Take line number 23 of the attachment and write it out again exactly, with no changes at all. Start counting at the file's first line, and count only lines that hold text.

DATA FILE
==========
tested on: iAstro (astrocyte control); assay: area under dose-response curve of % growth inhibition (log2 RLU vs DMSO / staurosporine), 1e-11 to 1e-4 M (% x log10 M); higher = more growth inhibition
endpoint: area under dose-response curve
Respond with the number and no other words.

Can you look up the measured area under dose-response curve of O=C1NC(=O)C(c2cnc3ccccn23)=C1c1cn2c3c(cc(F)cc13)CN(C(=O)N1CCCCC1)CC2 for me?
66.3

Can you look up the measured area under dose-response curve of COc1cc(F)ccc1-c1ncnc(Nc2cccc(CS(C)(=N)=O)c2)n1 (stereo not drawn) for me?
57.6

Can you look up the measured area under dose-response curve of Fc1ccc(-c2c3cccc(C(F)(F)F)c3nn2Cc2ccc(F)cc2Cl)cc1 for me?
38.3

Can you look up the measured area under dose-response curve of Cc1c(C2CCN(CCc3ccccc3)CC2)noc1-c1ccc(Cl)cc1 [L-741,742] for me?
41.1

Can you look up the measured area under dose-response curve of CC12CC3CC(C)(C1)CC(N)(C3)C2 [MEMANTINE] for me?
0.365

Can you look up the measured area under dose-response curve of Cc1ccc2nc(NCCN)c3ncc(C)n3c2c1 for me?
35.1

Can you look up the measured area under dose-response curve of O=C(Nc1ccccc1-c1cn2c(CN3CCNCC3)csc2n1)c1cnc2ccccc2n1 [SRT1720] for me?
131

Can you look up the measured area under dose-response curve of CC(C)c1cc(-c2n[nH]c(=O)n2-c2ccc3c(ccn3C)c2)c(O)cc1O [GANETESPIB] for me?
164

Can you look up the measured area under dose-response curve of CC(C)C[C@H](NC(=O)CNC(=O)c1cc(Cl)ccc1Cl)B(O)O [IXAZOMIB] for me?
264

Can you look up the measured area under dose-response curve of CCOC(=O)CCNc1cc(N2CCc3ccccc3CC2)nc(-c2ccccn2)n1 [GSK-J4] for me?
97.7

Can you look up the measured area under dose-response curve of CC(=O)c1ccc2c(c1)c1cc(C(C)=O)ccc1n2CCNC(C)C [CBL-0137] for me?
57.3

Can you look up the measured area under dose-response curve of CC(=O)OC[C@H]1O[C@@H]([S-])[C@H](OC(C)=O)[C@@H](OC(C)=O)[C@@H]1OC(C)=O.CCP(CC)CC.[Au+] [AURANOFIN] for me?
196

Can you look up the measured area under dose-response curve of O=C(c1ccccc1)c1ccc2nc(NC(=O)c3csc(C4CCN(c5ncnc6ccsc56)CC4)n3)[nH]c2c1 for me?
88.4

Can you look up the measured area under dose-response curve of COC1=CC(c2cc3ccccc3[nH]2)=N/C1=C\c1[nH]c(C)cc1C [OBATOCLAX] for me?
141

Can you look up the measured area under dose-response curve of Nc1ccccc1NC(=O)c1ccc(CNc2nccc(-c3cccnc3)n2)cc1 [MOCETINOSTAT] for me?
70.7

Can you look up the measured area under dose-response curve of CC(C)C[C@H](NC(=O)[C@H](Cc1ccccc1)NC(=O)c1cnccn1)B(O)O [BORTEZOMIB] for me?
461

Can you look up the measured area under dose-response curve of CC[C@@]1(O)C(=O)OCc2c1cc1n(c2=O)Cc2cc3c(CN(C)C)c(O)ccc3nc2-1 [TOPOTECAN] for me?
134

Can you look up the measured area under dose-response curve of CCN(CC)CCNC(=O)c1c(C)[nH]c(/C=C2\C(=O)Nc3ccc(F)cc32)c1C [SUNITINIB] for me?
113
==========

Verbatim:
97.7